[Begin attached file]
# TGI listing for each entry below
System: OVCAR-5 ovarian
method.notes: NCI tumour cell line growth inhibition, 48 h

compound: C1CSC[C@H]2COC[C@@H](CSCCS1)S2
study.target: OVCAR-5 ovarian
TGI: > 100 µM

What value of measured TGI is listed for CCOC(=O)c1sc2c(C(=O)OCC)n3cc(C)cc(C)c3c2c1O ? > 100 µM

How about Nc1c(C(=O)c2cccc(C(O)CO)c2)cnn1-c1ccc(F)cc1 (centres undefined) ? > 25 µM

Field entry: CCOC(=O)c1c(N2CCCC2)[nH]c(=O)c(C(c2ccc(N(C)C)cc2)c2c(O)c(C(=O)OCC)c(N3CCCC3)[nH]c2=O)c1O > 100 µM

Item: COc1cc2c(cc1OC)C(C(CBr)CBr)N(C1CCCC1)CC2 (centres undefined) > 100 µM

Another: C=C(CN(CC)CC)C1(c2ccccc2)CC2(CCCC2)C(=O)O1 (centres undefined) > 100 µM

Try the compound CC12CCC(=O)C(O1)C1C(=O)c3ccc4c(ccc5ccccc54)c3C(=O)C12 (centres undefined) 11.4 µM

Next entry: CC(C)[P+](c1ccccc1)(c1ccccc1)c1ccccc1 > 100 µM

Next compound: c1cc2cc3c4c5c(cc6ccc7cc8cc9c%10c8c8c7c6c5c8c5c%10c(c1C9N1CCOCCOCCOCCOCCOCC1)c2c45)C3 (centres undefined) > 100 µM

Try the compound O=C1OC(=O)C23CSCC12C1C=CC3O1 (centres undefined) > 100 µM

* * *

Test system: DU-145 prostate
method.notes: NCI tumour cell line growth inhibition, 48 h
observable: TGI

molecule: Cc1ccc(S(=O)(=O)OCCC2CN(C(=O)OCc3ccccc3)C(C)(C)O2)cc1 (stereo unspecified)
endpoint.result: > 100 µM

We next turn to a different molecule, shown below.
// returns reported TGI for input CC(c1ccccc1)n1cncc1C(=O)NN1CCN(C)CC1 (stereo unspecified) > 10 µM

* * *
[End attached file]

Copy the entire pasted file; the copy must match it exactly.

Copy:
# TGI listing for each entry below
System: OVCAR-5 ovarian
method.notes: NCI tumour cell line growth inhibition, 48 h

compound: C1CSC[C@H]2COC[C@@H](CSCCS1)S2
study.target: OVCAR-5 ovarian
TGI: > 100 µM

What value of measured TGI is listed for CCOC(=O)c1sc2c(C(=O)OCC)n3cc(C)cc(C)c3c2c1O ? > 100 µM

How about Nc1c(C(=O)c2cccc(C(O)CO)c2)cnn1-c1ccc(F)cc1 (centres undefined) ? > 25 µM

Field entry: CCOC(=O)c1c(N2CCCC2)[nH]c(=O)c(C(c2ccc(N(C)C)cc2)c2c(O)c(C(=O)OCC)c(N3CCCC3)[nH]c2=O)c1O > 100 µM

Item: COc1cc2c(cc1OC)C(C(CBr)CBr)N(C1CCCC1)CC2 (centres undefined) > 100 µM

Another: C=C(CN(CC)CC)C1(c2ccccc2)CC2(CCCC2)C(=O)O1 (centres undefined) > 100 µM

Try the compound CC12CCC(=O)C(O1)C1C(=O)c3ccc4c(ccc5ccccc54)c3C(=O)C12 (centres undefined) 11.4 µM

Next entry: CC(C)[P+](c1ccccc1)(c1ccccc1)c1ccccc1 > 100 µM

Next compound: c1cc2cc3c4c5c(cc6ccc7cc8cc9c%10c8c8c7c6c5c8c5c%10c(c1C9N1CCOCCOCCOCCOCCOCC1)c2c45)C3 (centres undefined) > 100 µM

Try the compound O=C1OC(=O)C23CSCC12C1C=CC3O1 (centres undefined) > 100 µM

* * *

Test system: DU-145 prostate
method.notes: NCI tumour cell line growth inhibition, 48 h
observable: TGI

molecule: Cc1ccc(S(=O)(=O)OCCC2CN(C(=O)OCc3ccccc3)C(C)(C)O2)cc1 (stereo unspecified)
endpoint.result: > 100 µM

We next turn to a different molecule, shown below.
// returns reported TGI for input CC(c1ccccc1)n1cncc1C(=O)NN1CCN(C)CC1 (stereo unspecified) > 10 µM

* * *